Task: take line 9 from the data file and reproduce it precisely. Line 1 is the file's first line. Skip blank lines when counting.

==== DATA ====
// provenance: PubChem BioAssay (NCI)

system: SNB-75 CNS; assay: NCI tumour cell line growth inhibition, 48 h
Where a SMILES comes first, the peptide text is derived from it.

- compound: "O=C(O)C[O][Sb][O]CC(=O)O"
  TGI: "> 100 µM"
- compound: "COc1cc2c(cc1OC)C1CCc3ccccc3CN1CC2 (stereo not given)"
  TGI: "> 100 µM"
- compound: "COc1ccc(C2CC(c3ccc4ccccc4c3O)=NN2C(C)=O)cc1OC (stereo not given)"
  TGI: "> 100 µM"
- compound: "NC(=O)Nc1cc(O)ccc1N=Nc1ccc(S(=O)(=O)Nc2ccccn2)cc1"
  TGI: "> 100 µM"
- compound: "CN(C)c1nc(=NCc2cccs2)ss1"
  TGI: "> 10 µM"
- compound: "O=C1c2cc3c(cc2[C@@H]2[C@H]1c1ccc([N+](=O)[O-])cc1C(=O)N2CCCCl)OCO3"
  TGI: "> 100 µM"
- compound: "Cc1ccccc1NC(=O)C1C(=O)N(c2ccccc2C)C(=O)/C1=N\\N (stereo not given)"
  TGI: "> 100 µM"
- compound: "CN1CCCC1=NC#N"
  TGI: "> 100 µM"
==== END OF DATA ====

  TGI: "> 100 µM"